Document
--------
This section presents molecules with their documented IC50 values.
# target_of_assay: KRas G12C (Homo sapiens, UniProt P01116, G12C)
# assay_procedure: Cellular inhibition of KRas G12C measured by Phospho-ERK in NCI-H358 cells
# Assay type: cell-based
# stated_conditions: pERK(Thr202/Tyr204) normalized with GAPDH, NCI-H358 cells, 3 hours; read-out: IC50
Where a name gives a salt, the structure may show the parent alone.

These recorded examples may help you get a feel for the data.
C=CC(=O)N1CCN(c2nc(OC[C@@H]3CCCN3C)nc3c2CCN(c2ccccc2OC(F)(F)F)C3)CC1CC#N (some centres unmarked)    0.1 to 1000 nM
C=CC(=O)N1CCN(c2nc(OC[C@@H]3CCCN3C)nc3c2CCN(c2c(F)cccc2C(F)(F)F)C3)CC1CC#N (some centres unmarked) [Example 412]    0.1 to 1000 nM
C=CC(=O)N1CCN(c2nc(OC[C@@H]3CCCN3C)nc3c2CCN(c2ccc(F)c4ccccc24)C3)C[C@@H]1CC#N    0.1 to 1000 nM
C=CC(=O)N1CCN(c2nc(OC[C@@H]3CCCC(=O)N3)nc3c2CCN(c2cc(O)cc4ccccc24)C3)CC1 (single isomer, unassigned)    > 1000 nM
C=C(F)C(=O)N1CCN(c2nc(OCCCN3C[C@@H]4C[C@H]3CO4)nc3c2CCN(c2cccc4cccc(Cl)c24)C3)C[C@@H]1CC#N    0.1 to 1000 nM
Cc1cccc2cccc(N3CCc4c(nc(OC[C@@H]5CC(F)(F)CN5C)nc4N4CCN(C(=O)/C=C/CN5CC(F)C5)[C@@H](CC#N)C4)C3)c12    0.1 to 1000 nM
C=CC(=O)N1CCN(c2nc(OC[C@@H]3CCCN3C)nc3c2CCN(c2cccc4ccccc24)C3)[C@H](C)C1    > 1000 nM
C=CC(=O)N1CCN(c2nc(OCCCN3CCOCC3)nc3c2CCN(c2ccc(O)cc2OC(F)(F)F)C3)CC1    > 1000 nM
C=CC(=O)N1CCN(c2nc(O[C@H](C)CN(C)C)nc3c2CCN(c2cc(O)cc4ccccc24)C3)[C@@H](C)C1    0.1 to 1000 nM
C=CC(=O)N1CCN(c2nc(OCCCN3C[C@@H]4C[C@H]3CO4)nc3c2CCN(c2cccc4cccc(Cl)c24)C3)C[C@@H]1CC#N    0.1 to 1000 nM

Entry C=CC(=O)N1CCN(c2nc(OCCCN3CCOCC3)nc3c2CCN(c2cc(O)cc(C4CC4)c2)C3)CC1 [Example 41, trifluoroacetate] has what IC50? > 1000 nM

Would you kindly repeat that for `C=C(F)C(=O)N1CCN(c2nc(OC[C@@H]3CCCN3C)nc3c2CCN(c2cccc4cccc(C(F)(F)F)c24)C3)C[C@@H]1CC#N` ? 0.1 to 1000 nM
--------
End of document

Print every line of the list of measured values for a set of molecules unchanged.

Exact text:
This section presents molecules with their documented IC50 values.
# target_of_assay: KRas G12C (Homo sapiens, UniProt P01116, G12C)
# assay_procedure: Cellular inhibition of KRas G12C measured by Phospho-ERK in NCI-H358 cells
# Assay type: cell-based
# stated_conditions: pERK(Thr202/Tyr204) normalized with GAPDH, NCI-H358 cells, 3 hours; read-out: IC50
Where a name gives a salt, the structure may show the parent alone.

These recorded examples may help you get a feel for the data.
C=CC(=O)N1CCN(c2nc(OC[C@@H]3CCCN3C)nc3c2CCN(c2ccccc2OC(F)(F)F)C3)CC1CC#N (some centres unmarked)    0.1 to 1000 nM
C=CC(=O)N1CCN(c2nc(OC[C@@H]3CCCN3C)nc3c2CCN(c2c(F)cccc2C(F)(F)F)C3)CC1CC#N (some centres unmarked) [Example 412]    0.1 to 1000 nM
C=CC(=O)N1CCN(c2nc(OC[C@@H]3CCCN3C)nc3c2CCN(c2ccc(F)c4ccccc24)C3)C[C@@H]1CC#N    0.1 to 1000 nM
C=CC(=O)N1CCN(c2nc(OC[C@@H]3CCCC(=O)N3)nc3c2CCN(c2cc(O)cc4ccccc24)C3)CC1 (single isomer, unassigned)    > 1000 nM
C=C(F)C(=O)N1CCN(c2nc(OCCCN3C[C@@H]4C[C@H]3CO4)nc3c2CCN(c2cccc4cccc(Cl)c24)C3)C[C@@H]1CC#N    0.1 to 1000 nM
Cc1cccc2cccc(N3CCc4c(nc(OC[C@@H]5CC(F)(F)CN5C)nc4N4CCN(C(=O)/C=C/CN5CC(F)C5)[C@@H](CC#N)C4)C3)c12    0.1 to 1000 nM
C=CC(=O)N1CCN(c2nc(OC[C@@H]3CCCN3C)nc3c2CCN(c2cccc4ccccc24)C3)[C@H](C)C1    > 1000 nM
C=CC(=O)N1CCN(c2nc(OCCCN3CCOCC3)nc3c2CCN(c2ccc(O)cc2OC(F)(F)F)C3)CC1    > 1000 nM
C=CC(=O)N1CCN(c2nc(O[C@H](C)CN(C)C)nc3c2CCN(c2cc(O)cc4ccccc24)C3)[C@@H](C)C1    0.1 to 1000 nM
C=CC(=O)N1CCN(c2nc(OCCCN3C[C@@H]4C[C@H]3CO4)nc3c2CCN(c2cccc4cccc(Cl)c24)C3)C[C@@H]1CC#N    0.1 to 1000 nM

Entry C=CC(=O)N1CCN(c2nc(OCCCN3CCOCC3)nc3c2CCN(c2cc(O)cc(C4CC4)c2)C3)CC1 [Example 41, trifluoroacetate] has what IC50? > 1000 nM

Would you kindly repeat that for `C=C(F)C(=O)N1CCN(c2nc(OC[C@@H]3CCCN3C)nc3c2CCN(c2cccc4cccc(C(F)(F)F)c24)C3)C[C@@H]1CC#N` ? 0.1 to 1000 nM